Digging out: slowly

Under the weather

Under the weather

When I decided to start blogging about my experience, I wondered if I would ever be at a loss for words. No, actually. However, that doesn’t mean I am always able to get them down on paper. My preferred excuse for lack of content is that I am just too busy going about the business of living to write; ie: having a fine old time.

Sometimes the opposite is true; I am either deeply depressed or feeling physically miserable. Either condition has a stultifying effect on me. At its worst, I lay on the couch in a fetal position. At its best, I am able to trudge through simple tasks like doing the laundry. I console myself with the notion that at least I am not bent toward self destructive behavior at these times—no excess, bingeing of any sort, and certainly no raging. Just an utter and totally useless stillness.

For the past week and a half, I haven’t felt very good, and by the end of last week I felt so crummy (low grade fever, congestion, and just hurting everywhere) that we went into Boston for a chest x-ray, blood work and a quick exam with Dr. Shaw. Alice (Dr. Shaw) extended my prescription for the antibiotic, but felt certain that this was primarily viral and that between chemo and my already low white blood cell count, my body just was just going to have a hard time kicking it.

So I’ve been drinking lots of fluids, coughing, blowing my nose and pacing about a bit. Of course at these times there is much going on in my head, but my thoughts tend to be quite weedy. And to not make very good copy.

That’s my long winded explanation for the lack of a proper update.

32 responses to “Digging out: slowly

  1. Sending lots of positive thoughts your way for a quick recovery!

  2. every single time you write and let us know how you are even if feeling crappy or angry or whatever you show how remarkably strong you are. hoping you eventually feel better – praying for that.

  3. Thank you for checking in. Even this kind of update is good in its own way (and still well-written, too). Prayers for your recovery from this. And your post reminded me of “Be still and know that I am God.”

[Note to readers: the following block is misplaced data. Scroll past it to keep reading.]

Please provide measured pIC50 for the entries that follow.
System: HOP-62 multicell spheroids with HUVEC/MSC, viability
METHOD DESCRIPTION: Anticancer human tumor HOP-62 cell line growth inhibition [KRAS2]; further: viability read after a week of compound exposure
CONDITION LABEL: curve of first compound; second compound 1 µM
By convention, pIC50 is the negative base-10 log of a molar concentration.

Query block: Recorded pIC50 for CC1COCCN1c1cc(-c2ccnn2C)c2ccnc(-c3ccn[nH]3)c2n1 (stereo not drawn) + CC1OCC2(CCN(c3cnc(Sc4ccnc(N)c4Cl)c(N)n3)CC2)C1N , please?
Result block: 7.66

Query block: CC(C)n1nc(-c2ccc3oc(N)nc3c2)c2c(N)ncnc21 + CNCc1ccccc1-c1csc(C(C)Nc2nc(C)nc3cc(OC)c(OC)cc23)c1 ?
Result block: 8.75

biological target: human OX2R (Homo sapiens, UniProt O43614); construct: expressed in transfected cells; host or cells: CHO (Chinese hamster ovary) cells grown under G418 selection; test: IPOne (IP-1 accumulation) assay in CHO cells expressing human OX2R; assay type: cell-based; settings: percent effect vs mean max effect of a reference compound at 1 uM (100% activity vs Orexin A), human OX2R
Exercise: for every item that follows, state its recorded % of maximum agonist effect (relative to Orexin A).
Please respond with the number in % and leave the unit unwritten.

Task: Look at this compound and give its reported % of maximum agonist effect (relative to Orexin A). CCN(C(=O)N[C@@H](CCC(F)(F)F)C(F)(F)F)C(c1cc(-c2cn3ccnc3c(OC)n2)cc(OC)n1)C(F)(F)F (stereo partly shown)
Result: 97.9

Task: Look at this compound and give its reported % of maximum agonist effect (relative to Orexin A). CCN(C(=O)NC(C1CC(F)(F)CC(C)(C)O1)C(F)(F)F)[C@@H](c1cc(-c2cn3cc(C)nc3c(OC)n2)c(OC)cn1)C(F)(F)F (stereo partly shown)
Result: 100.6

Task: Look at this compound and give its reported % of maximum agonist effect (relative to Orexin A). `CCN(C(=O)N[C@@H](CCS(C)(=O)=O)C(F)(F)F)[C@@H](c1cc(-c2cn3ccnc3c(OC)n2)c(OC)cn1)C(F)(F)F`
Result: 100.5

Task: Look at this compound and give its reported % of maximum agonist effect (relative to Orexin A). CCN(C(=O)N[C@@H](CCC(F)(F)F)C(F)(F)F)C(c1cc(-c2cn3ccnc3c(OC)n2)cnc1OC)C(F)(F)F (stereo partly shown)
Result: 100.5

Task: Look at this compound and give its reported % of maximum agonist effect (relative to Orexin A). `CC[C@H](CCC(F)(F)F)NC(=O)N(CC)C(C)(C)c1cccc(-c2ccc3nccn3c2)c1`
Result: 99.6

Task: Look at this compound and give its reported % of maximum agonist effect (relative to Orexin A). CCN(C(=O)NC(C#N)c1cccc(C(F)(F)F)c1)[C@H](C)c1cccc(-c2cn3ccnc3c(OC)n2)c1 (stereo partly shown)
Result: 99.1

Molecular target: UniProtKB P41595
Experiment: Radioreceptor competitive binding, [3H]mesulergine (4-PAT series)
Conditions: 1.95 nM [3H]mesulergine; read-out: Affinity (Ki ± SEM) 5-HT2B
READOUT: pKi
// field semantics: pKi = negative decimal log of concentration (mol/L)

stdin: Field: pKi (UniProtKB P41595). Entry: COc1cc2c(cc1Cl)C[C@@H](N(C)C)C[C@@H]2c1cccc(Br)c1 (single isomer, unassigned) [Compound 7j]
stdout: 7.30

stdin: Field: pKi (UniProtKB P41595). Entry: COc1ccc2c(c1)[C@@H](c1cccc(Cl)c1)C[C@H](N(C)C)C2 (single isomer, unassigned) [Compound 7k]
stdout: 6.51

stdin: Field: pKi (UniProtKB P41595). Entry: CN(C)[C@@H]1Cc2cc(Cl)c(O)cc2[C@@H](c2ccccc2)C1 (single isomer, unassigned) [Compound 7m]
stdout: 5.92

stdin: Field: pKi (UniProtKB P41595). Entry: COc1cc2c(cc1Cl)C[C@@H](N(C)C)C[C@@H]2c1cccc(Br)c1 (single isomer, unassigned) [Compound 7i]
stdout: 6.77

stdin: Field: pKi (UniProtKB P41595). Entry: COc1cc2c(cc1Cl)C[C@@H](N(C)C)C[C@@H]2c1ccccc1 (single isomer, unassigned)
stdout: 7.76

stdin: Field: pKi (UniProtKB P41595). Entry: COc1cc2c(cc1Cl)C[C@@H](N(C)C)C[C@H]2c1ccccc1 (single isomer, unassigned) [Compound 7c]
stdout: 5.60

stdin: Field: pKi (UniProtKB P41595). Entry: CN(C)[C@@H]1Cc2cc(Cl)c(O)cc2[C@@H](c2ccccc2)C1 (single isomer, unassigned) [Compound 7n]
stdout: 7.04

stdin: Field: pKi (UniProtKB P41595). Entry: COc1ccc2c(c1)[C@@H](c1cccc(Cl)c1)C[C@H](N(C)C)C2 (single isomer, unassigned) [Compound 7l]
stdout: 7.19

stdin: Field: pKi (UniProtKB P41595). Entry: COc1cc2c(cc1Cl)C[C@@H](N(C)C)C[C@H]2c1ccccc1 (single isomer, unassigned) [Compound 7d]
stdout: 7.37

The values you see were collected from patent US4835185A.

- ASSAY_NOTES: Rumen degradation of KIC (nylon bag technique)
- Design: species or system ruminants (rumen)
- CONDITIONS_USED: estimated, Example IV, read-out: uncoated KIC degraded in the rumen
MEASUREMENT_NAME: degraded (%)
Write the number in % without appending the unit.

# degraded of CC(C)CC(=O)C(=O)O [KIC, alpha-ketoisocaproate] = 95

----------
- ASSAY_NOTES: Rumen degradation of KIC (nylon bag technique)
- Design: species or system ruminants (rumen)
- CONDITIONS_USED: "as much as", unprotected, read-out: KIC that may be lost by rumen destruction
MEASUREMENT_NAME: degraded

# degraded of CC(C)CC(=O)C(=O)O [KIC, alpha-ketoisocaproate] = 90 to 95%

4. Any words from you will do. Especially after trudging through all the crummy stuff. Feel better very soon.
    Love love!

    • Ah Joan, it was only laundry I trudged through—the virus has been the path of least resistance (as in, futile). PS: I failed to comment, but loved your blog where you talked about every creature’s love for life. I must go back to it to retrieve the exact way you put it, but it was beautiful. I hope Mochi’s leg heals quickly…


  5. Carolyn Kersten

    So very sorry Linnea. I’m wanting to know the truth but painful to realize how hard your life is. I’m in the Dallas airport heading home after a great visit with the Paz family. Micah is precious and of course Indigo is a darling baby. Do hope that sibling reunion is a fun time for all. You have to get well! Love Carolyn

    Sent from my iPhone

  6. Kathleen Gereghty

    It is always a JOY to hear from you. Sorry the ole Flue has you in its grip.
    My thoughts are with you.

  7. Hope you’re feeling better soon. I experienced a similar problem for the month of January. Actually went off Xalkori for about 10 days to get my immune system back so the antibiotics could work. This virus seems to make for a loooong recovery.

    • Oy Roni, the month of January sounds like a long time. It is weird isn’t it? I have been sicker, but this is just so bloody persistent—one day, just like the next. Hope your immune system is kicking A now!


  8. Dear Linnea — I just wanted to let you know that , if some days all you can do is lay on the couch in the fetal position…….that’s OK. We will lay down with you! X

  9. Dumb question: If a virus, is there an antiviral drug that might help?

    Sorry it is so rough on you. Gesundheit!